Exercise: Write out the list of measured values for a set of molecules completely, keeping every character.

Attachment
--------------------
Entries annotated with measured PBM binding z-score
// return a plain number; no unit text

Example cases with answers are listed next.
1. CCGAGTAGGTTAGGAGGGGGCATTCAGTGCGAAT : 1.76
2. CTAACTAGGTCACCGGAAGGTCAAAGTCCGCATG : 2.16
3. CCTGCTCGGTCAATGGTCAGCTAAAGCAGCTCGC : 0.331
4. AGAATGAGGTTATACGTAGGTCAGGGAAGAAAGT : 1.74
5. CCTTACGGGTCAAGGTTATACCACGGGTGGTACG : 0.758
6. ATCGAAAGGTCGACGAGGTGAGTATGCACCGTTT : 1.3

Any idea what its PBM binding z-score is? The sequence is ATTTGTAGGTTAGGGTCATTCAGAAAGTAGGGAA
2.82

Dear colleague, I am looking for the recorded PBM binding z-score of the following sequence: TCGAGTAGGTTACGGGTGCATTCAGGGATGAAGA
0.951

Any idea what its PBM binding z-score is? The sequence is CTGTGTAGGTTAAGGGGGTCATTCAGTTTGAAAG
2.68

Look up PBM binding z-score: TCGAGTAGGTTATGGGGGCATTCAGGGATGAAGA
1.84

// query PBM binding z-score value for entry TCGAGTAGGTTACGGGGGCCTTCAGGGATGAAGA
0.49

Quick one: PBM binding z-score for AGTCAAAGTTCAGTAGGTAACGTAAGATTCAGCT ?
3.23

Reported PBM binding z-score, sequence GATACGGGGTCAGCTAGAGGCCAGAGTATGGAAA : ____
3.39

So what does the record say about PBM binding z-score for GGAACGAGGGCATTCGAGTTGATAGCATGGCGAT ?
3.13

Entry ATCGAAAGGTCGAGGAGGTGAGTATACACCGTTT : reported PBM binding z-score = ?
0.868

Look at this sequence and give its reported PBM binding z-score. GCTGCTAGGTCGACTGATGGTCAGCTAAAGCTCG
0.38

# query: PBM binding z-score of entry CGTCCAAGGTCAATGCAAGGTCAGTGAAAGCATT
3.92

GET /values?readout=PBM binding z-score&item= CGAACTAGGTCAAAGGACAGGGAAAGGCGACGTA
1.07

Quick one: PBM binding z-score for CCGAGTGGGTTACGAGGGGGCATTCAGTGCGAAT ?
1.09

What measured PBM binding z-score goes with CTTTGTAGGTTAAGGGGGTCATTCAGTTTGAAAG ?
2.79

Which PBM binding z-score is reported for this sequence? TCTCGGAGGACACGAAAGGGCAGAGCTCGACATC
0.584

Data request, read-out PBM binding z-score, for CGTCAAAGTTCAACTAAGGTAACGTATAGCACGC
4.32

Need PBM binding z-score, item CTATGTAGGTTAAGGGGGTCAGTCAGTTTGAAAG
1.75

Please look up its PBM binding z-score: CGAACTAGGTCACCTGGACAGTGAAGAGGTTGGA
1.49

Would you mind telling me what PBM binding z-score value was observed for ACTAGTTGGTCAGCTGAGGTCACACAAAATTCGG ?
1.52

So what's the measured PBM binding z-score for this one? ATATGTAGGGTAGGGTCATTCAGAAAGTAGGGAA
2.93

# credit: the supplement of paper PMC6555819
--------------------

Entries annotated with measured PBM binding z-score
// return a plain number; no unit text

Example cases with answers are listed next.
1. CCGAGTAGGTTAGGAGGGGGCATTCAGTGCGAAT : 1.76
2. CTAACTAGGTCACCGGAAGGTCAAAGTCCGCATG : 2.16
3. CCTGCTCGGTCAATGGTCAGCTAAAGCAGCTCGC : 0.331
4. AGAATGAGGTTATACGTAGGTCAGGGAAGAAAGT : 1.74
5. CCTTACGGGTCAAGGTTATACCACGGGTGGTACG : 0.758
6. ATCGAAAGGTCGACGAGGTGAGTATGCACCGTTT : 1.3

Any idea what its PBM binding z-score is? The sequence is ATTTGTAGGTTAGGGTCATTCAGAAAGTAGGGAA
2.82

Dear colleague, I am looking for the recorded PBM binding z-score of the following sequence: TCGAGTAGGTTACGGGTGCATTCAGGGATGAAGA
0.951

Any idea what its PBM binding z-score is? The sequence is CTGTGTAGGTTAAGGGGGTCATTCAGTTTGAAAG
2.68

Look up PBM binding z-score: TCGAGTAGGTTATGGGGGCATTCAGGGATGAAGA
1.84

// query PBM binding z-score value for entry TCGAGTAGGTTACGGGGGCCTTCAGGGATGAAGA
0.49

Quick one: PBM binding z-score for AGTCAAAGTTCAGTAGGTAACGTAAGATTCAGCT ?
3.23

Reported PBM binding z-score, sequence GATACGGGGTCAGCTAGAGGCCAGAGTATGGAAA : ____
3.39

So what does the record say about PBM binding z-score for GGAACGAGGGCATTCGAGTTGATAGCATGGCGAT ?
3.13

Entry ATCGAAAGGTCGAGGAGGTGAGTATACACCGTTT : reported PBM binding z-score = ?
0.868

Look at this sequence and give its reported PBM binding z-score. GCTGCTAGGTCGACTGATGGTCAGCTAAAGCTCG
0.38

# query: PBM binding z-score of entry CGTCCAAGGTCAATGCAAGGTCAGTGAAAGCATT
3.92

GET /values?readout=PBM binding z-score&item= CGAACTAGGTCAAAGGACAGGGAAAGGCGACGTA
1.07

Quick one: PBM binding z-score for CCGAGTGGGTTACGAGGGGGCATTCAGTGCGAAT ?
1.09

What measured PBM binding z-score goes with CTTTGTAGGTTAAGGGGGTCATTCAGTTTGAAAG ?
2.79

Which PBM binding z-score is reported for this sequence? TCTCGGAGGACACGAAAGGGCAGAGCTCGACATC
0.584

Data request, read-out PBM binding z-score, for CGTCAAAGTTCAACTAAGGTAACGTATAGCACGC
4.32

Need PBM binding z-score, item CTATGTAGGTTAAGGGGGTCAGTCAGTTTGAAAG
1.75

Please look up its PBM binding z-score: CGAACTAGGTCACCTGGACAGTGAAGAGGTTGGA
1.49

Would you mind telling me what PBM binding z-score value was observed for ACTAGTTGGTCAGCTGAGGTCACACAAAATTCGG ?
1.52

So what's the measured PBM binding z-score for this one? ATATGTAGGGTAGGGTCATTCAGAAAGTAGGGAA
2.93

# credit: the supplement of paper PMC6555819